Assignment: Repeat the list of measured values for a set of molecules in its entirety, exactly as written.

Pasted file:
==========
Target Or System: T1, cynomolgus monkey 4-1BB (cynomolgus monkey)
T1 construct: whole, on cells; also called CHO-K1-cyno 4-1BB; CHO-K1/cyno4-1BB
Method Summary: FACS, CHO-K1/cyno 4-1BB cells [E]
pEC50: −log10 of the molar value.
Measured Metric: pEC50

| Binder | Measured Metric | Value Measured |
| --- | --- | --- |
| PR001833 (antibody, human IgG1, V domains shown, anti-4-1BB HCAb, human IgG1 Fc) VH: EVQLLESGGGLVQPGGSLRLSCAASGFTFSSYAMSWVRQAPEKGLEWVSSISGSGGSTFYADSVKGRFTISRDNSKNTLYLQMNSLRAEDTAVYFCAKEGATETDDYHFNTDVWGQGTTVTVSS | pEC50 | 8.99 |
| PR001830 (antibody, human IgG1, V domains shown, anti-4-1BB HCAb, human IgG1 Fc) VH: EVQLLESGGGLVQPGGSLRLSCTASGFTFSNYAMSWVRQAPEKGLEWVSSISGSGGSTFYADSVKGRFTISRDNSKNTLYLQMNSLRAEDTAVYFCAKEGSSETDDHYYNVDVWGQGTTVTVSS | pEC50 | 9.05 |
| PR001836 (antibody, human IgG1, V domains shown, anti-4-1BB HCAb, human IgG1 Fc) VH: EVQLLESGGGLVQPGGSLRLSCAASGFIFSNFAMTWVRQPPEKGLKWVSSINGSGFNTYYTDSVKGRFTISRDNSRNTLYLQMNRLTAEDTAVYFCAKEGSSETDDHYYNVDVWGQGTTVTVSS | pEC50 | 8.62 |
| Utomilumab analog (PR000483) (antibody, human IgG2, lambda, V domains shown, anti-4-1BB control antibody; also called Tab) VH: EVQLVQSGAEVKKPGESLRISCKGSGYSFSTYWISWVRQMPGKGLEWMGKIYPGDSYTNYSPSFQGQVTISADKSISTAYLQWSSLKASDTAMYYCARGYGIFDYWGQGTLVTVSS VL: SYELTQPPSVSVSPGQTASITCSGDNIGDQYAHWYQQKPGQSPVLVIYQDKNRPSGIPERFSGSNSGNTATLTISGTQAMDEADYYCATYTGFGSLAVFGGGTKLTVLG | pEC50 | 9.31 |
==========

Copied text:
Target Or System: T1, cynomolgus monkey 4-1BB (cynomolgus monkey)
T1 construct: whole, on cells; also called CHO-K1-cyno 4-1BB; CHO-K1/cyno4-1BB
Method Summary: FACS, CHO-K1/cyno 4-1BB cells [E]
pEC50: −log10 of the molar value.
Measured Metric: pEC50

| Binder | Measured Metric | Value Measured |
| --- | --- | --- |
| PR001833 (antibody, human IgG1, V domains shown, anti-4-1BB HCAb, human IgG1 Fc) VH: EVQLLESGGGLVQPGGSLRLSCAASGFTFSSYAMSWVRQAPEKGLEWVSSISGSGGSTFYADSVKGRFTISRDNSKNTLYLQMNSLRAEDTAVYFCAKEGATETDDYHFNTDVWGQGTTVTVSS | pEC50 | 8.99 |
| PR001830 (antibody, human IgG1, V domains shown, anti-4-1BB HCAb, human IgG1 Fc) VH: EVQLLESGGGLVQPGGSLRLSCTASGFTFSNYAMSWVRQAPEKGLEWVSSISGSGGSTFYADSVKGRFTISRDNSKNTLYLQMNSLRAEDTAVYFCAKEGSSETDDHYYNVDVWGQGTTVTVSS | pEC50 | 9.05 |
| PR001836 (antibody, human IgG1, V domains shown, anti-4-1BB HCAb, human IgG1 Fc) VH: EVQLLESGGGLVQPGGSLRLSCAASGFIFSNFAMTWVRQPPEKGLKWVSSINGSGFNTYYTDSVKGRFTISRDNSRNTLYLQMNRLTAEDTAVYFCAKEGSSETDDHYYNVDVWGQGTTVTVSS | pEC50 | 8.62 |
| Utomilumab analog (PR000483) (antibody, human IgG2, lambda, V domains shown, anti-4-1BB control antibody; also called Tab) VH: EVQLVQSGAEVKKPGESLRISCKGSGYSFSTYWISWVRQMPGKGLEWMGKIYPGDSYTNYSPSFQGQVTISADKSISTAYLQWSSLKASDTAMYYCARGYGIFDYWGQGTLVTVSS VL: SYELTQPPSVSVSPGQTASITCSGDNIGDQYAHWYQQKPGQSPVLVIYQDKNRPSGIPERFSGSNSGNTATLTISGTQAMDEADYYCATYTGFGSLAVFGGGTKLTVLG | pEC50 | 9.31 |